POLITICAL HISTORY his accession. Henry VIII. resided there less constantly. Elizabeth was there continually and died there. Henry VIII. had begun to build another Surrey palace Nonsuch, in the land which he acquired in 1539. It stood as a flagrant instance of the high-handed selfishness of the king. In 1525 he had acquired Hampton Court by gift from Wolsey, and by degrees in later years he added large estates to it, by purchase, exchange or confiscation, the two former being generally more decent forms of the latter process. He got into his hands the Surrey manors of Cuddington, Esher, Maiden, Weybridge, Byfleet, Imber Court, Weston, Moulsey Prior, West Moulsey, Walton Leigh and Oatlands. Cuddington, where Nonsuch stood, was taken in exchange for the rectory with tithes and glebe of Little Melton in Norfolk, granted to a layman. He erected them all with some Middlesex manors into the Honour of Hampton Court by Act of Parliament, 3 1 Hen. VIII. 7, constituting it as a royal forest. At Cuddington he pulled down the manor house, all other houses and the church, and enclosed two parks of 1,600 acres. His government several times by Act of Parliament had expressed itself in vigorous terms of rebuke against the misdeeds of the makers of enclosures, who evicted husbandmen and poor persons and caused the decay of towns, that is of farmsteads. The palace at Nonsuch was unfinished at the death of Henry. The Earl of Arundel bought it from Queen Mary and his son-in-law Lord Lumley sold it to Elizabeth in 1 591. Oatlands was also a royal residence at this time. Henry had acquired that too by not very reputable means. The owner was John Rede, a minor. The king's minister, Cromwell, was appointed his guardian, and as such, with the formal consent of his ward, conveyed Oatlands to the king in exchange for the suppressed priory of Tandridge. The Redes were only newcomers themselves at Oatlands ; the de Codingtons, who had to exchange the site of Nonsuch, were a family established there for some 300 years. Esher, surrendered by Gardiner, Bishop of Winchester, had belonged to his see since the days of Peter des Roches. The presence and the removals of the court between these various palaces pressed grievously upon Surrey. When the court left Richmond the county had to provide 80 carriages, when it left Nonsuch 1 1 o, when it left Oatlands i oo. The counties across the Thames supplied the rest. Mr. Bray, quoting from a manuscript belonging to the cathedral of Canterbury, gives a remonstrance from the county against the strict enforcement in its case of the ' Act for the increase of Horses,' l because being one of the least and most barren of English counties ' it is most charged of anie by reason that her Majesty (Elizabeth) lieth in or about the shire continuallie, and thereby (it) is chardged with contynualle removes and caridge of coles, wood and other provision to the Court ; and likewis with contynuall caridge for the Admiraltie and the Master of the Ordynance ; also by my Lord Treasurer for the reparacions of her Majesty's houss.' It was also heavily assessed in subsidies, for it lay so near the court ' that both 1 27 Hen. VII. 6. 367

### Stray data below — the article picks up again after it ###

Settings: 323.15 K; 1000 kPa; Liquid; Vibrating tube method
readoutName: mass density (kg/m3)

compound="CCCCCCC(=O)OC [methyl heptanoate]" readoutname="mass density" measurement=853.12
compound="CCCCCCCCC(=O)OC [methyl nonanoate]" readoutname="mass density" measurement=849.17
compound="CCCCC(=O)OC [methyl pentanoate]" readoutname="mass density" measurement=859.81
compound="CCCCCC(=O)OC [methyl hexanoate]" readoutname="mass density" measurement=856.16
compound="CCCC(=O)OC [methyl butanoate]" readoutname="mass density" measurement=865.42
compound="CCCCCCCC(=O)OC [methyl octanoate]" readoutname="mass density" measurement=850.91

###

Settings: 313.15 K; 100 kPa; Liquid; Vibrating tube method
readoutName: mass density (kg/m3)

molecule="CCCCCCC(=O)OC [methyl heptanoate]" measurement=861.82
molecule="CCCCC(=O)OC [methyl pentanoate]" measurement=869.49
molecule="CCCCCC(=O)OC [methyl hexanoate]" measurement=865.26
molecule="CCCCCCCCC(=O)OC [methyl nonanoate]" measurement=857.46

Page:VCH Surrey 1.djvu/437
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